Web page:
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Significant Events in ASIO's History

The following is a synopsis of the major events which led to ASIO's establishment in 1949 and significant events since. It is not a chronology of espionage or terrorist events in Australia, nor is it a history of ASIO, although significant publicly known ASIO operations are included.

The information is based on publicly available material such as ASIO's Annual Reports, reports of Royal Commissions, reports by the Parliamentary Joint Committee on ASIO and the Inspector-General of Intelligence and Security, all of which should be accessible through public libraries.

As ASIO is exempt from the Freedom of Information Act 1982, it is not possible to obtain current information regarding ASIO's operations. However, information which is more than thirty years old may be accessed using the access and exemption provisions of the Archives Act 1983.

1915-1949
Overview
Australia had several security organisations between 1915 and 1949 beginning with the formation of a branch of the British 'Central Counter-Espionage Bureau' as part of an Empire-wide apparatus. Some organisations were civilian and some were military or with significant military involvement.

In 1945 a cipher clerk, Igor Gouzenko, defected from the Soviet Embassy in Canada and provided evidence of Soviet plans to use local communists and sympathisers to obtain defence and military information - especially material relating to atomic research and techniques for production of atomic weaponry.

In the late 1940s the formation of the Soviet Bloc under the Warsaw Pact generated widespread public fear of a third World War and the era of Cold War confrontation began.

Against this background a US/UK code breaking operation, called Venona, targeting encrypted Soviet diplomatic communications operated in great secrecy. Operation Venona had started in the US in February 1943. Venona information showed sensitive Australian government information was being passed to the Soviet Union from a source in Australia. Venona identified a 'spy ring' operating in Australia being run from the Soviet Embassy.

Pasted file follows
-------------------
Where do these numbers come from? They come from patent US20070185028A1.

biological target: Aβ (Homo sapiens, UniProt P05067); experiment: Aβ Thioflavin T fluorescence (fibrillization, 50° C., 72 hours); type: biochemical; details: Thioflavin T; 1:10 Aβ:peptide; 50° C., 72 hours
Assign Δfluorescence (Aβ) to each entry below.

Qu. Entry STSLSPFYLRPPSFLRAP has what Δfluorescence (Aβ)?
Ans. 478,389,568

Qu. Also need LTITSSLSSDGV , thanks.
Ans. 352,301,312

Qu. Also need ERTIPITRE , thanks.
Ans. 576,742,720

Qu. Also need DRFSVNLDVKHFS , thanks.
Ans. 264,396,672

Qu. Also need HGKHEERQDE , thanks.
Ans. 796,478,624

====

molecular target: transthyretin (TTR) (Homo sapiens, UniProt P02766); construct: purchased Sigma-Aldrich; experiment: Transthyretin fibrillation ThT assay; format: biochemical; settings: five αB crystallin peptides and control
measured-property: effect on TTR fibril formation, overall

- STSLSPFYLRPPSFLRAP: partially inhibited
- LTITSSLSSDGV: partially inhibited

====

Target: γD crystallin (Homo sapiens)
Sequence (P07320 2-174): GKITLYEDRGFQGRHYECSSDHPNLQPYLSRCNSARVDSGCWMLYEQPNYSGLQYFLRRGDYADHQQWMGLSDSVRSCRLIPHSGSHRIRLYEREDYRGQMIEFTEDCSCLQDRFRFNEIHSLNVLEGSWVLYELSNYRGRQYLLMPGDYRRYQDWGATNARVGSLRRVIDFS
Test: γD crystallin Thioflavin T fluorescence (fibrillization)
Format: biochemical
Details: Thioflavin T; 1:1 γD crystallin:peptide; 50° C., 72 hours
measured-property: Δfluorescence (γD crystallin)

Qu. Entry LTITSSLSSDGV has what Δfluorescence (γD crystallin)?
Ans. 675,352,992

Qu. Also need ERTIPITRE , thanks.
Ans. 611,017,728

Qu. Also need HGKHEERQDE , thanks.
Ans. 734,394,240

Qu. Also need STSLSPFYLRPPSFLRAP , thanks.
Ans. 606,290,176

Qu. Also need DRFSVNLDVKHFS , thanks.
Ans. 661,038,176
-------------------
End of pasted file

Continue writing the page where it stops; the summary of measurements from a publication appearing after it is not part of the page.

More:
In the years before 1949, officers of the United Kingdom's Security Service made several trips to Australia to inform the government of the security leaks and to report back to the UK on the security situation in Australia.

1949

Directive

On 16th March 1949 Prime Minister Ben Chifley issued a 'Directive for the Establishment and Maintenance of a Security Service' to Mr Justice Geoffrey Reed appointing him Director-General of Security and directing him to establish a security service. The annual budget for the new security service was £115,000.

The security service was established to investigate the leads being provided by Operation Venona so as to identify the group of people in Australia spying for the Soviet Union. Within the security service this became known as 'the Case'. Officers from the United Kingdom's Security Service worked with the new service and passed on leads generated by Operation Venona.

The other responsibility of the security service was to vet people for suitability for access to classified information i.e. to provide security assessments.

In August 1949 Justice Reed advised the Prime Minister he had decided to call the service the 'Australian Security Intelligence Organisation'.

1950s
Overview
During the 1950s ASIO's major focus was 'the Case'.

Vladimir Petrov and his wife Evdokia, both agents of the Soviet Ministry of State Security at the Soviet Embassy in Canberra, defected in 1954. As a consequence the Soviet Embassy closed on 29th April 1954 and did not re-open until 4th June 1959. The first accredited diplomat, when the Embassy re-opened in 1959, was First Secretary Ivan Fedorovich Skripov.

1950

ASIO Charter

On 6th July 1950 Prime Minister Robert Menzies issued an expanded and more specific Directive titled 'Charter of the Australian Security Intelligence Organization' (sic) on the appointment of Colonel Charles Spry as the new Director-General of Security.
1951 ASIO Headquarters moved from Sydney to Melbourne.

Sydney Headquarters

'Agincourt' ASIO's first headquarters in Sydney